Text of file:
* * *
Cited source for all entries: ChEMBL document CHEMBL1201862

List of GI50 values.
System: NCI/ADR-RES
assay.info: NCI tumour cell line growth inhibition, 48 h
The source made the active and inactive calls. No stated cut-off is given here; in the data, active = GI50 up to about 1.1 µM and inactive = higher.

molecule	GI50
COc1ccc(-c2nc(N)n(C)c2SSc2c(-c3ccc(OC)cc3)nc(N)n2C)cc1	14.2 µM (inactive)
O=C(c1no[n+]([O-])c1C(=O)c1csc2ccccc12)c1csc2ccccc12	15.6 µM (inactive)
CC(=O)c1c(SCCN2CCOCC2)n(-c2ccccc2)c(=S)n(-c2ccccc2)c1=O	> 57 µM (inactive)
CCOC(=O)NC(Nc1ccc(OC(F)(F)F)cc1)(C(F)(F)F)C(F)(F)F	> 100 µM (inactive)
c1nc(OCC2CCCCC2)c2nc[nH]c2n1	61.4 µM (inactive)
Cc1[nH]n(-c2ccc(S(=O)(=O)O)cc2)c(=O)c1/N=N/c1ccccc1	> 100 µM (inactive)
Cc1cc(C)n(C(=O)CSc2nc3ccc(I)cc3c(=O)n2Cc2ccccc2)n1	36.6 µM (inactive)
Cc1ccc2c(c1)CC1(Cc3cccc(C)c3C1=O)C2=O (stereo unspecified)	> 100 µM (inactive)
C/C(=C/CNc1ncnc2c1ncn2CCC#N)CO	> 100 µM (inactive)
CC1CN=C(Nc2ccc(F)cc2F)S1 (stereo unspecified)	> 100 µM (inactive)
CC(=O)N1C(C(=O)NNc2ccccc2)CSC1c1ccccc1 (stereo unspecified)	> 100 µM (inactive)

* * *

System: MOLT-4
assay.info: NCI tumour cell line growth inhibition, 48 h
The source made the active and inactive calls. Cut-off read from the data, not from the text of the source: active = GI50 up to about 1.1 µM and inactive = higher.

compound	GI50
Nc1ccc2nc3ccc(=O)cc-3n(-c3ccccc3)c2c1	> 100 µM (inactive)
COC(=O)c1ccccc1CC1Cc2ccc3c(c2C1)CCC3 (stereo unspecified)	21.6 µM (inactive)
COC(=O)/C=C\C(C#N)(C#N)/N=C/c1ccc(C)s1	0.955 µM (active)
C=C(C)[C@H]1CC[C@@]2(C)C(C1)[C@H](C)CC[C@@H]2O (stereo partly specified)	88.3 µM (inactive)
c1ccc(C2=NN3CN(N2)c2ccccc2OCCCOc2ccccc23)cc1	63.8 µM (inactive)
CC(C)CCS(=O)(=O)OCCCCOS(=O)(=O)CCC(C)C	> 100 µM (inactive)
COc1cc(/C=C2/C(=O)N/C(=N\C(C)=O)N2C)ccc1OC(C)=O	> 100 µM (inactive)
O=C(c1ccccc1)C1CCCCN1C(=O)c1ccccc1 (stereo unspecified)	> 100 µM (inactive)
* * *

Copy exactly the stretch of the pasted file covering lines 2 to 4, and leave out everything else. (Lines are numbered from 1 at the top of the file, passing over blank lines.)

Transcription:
List of GI50 values.
System: NCI/ADR-RES
assay.info: NCI tumour cell line growth inhibition, 48 h